“How to deal with diapers, the worst product ever invented? We turn it to black earth.”
Photo courtesy of China Biodiversity Conservation and Green Development Foundation
Gunter Pauli, author of The Blue Economy and founder of the Zero Emissions Research Initiative (ZERI), stunned the world after successfully turning diapers made of charcoal, bamboo cellulose, and biodegradable plastics into terra preta, a type of dark, fertile soil containing 30% carbon. The achievement was awarded Best Business Model in Germany.
The blue economy pioneer believes that the traditional Chinese concepts, which are part of everyday life in China, truly have a vision about sustainability. Those concepts, such as the ancient irrigation system in Dujiangyan, southwest China’s Sichuan province, demonstrate traditional Chinese wisdom, which is not only feasible but also effective for other countries, Pauli said in his speech at Peking University on June 25.
“I am amazed by the Chinese rural people to deal with human waste which also used as fertilizer to plant crops. I also read Tao Te Ching, the concept of Taoism echoes the blue economy. I think Chinese entrepreneurs and people should dig deeper in their cultural classics,” Pauli told People’s Daily after the speech.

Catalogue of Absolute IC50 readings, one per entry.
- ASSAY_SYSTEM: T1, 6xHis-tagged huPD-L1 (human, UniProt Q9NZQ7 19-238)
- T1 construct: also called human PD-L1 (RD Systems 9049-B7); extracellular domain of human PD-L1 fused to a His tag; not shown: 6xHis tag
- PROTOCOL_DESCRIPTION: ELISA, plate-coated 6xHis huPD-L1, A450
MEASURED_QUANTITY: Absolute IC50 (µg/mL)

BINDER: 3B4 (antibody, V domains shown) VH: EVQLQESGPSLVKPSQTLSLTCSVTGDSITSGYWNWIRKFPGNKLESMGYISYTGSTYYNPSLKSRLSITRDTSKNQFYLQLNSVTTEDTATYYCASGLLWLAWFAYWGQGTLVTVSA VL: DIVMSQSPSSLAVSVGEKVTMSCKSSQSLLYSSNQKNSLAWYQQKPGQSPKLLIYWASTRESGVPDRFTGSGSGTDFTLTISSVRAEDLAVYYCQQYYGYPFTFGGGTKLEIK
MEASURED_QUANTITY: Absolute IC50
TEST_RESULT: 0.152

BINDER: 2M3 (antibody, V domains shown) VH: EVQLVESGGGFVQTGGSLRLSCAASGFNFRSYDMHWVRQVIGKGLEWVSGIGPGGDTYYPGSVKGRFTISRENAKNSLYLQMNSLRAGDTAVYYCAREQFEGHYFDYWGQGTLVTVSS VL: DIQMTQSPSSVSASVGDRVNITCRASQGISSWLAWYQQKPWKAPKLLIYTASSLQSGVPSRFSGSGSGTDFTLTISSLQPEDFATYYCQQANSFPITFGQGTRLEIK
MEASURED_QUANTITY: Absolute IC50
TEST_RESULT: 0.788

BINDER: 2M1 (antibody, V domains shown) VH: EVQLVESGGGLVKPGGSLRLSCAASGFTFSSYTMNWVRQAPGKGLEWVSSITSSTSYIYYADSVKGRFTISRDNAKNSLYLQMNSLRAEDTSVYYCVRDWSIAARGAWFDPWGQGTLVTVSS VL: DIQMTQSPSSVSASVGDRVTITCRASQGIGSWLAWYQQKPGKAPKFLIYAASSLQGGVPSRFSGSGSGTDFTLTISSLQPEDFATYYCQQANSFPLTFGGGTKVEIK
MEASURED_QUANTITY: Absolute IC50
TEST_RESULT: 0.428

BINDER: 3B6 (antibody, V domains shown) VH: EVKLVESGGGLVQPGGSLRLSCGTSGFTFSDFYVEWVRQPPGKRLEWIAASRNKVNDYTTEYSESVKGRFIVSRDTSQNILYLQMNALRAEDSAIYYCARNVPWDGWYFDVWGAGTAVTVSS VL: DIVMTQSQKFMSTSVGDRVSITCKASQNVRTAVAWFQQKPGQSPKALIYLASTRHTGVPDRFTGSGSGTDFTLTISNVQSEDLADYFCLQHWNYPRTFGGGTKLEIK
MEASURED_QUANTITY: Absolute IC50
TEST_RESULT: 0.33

As an upgrade of the high-cost green economy, the blue economy provides a sustainable business model that ultimately aims at shifting society from scarcity to abundance with little to no finance and labor costs.
The model of prioritizing the in development has severely harmed many countries’ ecological environment, including China. However, the days when people only had to care about economic development and not the environment are gone.
China’s green economy has developed for nearly 40 years, and the 13th Five-year Plan released in 2016 prioritizes ecological development as one of the most significant ways to accomplish the national goal of industrial upgrading.
Specifically, the energy efficiency services have become a new impetus in China’s 12th Five-year Plan period. Green investment in the country is booming, with more than 4,000 energy conservation enterprises with an annual output of $25 billion, according to China Institute of Social Economics.